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Wednesday, 20 August 1980
Page: 571

Mr Leo McLeay (GRAYNDLER, NEW SOUTH WALES) asked the Minister for Business and Consumer Affairs, upon notice, on 14 May 1980:

(   1 ) Has his attention been drawn to reports that in response to a proposal by an International Year of the Child National Committee of Non-Government Organisations, the Australian Toy Association has stated that it is (a) not in favour of war toys being sold in Australia and (b) of the opinion that all war toys on sale in Australia are imported from Asian countries by suppliers who are not members of the Australian Toy Association.

(2)   Does the Government propose to take steps to restrict the importation of war toys to Australia; if so, what steps will be taken.

Mr Garland - The answer to the honourable member's question is as follows:

(1)   Yes.

(2)   If any toys poses a risk of injury to children then the Minister for Business and Consumer Affairs may take action to ban the supply of that toy under section 62 of the Trade Practices Act. Action is also taken under the Customs Act to ban imports.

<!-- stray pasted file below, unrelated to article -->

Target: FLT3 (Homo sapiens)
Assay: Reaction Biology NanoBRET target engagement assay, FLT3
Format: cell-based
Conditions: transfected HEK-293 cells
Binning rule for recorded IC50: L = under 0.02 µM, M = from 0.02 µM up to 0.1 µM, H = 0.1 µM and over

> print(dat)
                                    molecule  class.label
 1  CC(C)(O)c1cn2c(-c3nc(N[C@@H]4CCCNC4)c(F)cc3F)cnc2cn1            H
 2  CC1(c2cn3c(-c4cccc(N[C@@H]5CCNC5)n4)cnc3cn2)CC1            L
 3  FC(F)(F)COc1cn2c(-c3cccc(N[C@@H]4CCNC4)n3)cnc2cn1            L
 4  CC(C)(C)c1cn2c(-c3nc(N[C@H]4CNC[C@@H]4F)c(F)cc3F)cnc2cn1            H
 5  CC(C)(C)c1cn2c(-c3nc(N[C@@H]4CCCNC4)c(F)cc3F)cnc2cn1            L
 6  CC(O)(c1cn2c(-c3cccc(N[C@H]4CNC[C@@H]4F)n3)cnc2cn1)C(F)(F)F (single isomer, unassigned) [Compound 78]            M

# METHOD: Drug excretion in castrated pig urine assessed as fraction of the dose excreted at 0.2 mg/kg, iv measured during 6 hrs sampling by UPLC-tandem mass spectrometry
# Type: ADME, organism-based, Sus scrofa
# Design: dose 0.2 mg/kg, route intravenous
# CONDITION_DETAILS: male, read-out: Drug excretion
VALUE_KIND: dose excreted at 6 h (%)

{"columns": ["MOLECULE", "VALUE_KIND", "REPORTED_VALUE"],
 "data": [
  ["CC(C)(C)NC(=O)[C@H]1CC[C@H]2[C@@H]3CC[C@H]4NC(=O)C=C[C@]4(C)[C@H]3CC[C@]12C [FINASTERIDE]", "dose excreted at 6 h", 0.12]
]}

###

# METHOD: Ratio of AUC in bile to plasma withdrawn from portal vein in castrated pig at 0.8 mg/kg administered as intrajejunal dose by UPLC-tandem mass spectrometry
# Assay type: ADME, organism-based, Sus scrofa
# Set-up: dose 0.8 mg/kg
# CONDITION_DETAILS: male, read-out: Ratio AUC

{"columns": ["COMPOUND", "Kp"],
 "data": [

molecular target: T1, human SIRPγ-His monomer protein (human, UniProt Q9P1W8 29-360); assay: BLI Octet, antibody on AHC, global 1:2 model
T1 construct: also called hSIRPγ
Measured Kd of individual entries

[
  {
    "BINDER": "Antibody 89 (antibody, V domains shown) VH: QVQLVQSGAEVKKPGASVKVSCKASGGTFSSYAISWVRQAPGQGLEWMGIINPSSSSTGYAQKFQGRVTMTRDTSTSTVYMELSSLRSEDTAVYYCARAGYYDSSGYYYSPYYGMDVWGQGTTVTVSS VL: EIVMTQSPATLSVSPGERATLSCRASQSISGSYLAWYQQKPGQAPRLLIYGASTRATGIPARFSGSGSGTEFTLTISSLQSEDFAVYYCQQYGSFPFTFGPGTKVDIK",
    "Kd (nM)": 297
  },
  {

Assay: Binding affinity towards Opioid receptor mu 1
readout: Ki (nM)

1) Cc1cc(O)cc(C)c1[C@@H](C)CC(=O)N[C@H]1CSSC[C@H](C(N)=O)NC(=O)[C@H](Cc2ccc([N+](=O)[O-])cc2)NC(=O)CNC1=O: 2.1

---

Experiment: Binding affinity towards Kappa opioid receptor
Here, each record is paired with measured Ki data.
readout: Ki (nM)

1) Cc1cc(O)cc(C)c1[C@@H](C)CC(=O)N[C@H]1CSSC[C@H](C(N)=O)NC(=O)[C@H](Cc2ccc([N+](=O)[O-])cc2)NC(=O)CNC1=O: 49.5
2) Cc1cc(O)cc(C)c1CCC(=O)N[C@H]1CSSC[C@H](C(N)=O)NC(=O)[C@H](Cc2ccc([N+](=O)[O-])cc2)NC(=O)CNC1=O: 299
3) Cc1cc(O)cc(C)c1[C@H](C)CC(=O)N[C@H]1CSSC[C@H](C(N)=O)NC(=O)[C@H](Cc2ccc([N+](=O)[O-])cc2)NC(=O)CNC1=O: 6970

Such a case occurred in January this year when a ban was placed on the sale in, and import into, Australia of children's toys and playthings coated with materials containing excessive levels of toxic materials such as cadmium, arsenic, mercury and lead.

There are differing opinion as to which toys might be classed as 'war' toys. Furthermore, the Department of Business and Consumer Affairs has not received any information that any particular toy which might be considered to be a war' toy caused injury to children.

Should any toy be proven to present a risk of injury to children then the Government will take appropriate action to control the sale of that toy. At present there is not sufficient evidence available to support the view that a banning of so called 'war' toys would be justified.

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